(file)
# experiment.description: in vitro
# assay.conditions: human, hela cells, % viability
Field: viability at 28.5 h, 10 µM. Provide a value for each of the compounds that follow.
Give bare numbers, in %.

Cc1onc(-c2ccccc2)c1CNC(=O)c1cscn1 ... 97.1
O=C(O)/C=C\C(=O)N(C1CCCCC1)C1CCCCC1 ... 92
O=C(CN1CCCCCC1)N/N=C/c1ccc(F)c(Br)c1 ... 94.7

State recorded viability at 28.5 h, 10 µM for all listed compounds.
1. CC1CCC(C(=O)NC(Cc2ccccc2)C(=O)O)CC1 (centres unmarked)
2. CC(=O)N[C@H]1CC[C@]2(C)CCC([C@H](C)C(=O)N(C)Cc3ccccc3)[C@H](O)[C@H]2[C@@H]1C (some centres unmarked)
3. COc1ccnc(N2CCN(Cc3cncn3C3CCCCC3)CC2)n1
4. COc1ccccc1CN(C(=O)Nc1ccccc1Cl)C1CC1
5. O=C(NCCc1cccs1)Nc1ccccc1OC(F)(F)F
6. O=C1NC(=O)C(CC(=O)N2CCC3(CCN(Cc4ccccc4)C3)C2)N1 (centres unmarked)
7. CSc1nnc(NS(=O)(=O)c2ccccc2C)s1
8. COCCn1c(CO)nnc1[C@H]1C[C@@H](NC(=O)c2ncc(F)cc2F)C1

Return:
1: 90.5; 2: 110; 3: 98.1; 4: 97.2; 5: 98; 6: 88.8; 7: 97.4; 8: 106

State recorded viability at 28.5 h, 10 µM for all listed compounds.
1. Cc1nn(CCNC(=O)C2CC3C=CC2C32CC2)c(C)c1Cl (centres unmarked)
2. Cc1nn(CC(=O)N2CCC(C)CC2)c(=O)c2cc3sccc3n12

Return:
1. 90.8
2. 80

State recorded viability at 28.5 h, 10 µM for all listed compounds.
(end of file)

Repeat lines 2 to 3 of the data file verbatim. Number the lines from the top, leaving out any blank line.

# assay.conditions: human, hela cells, % viability
Field: viability at 28.5 h, 10 µM. Provide a value for each of the compounds that follow.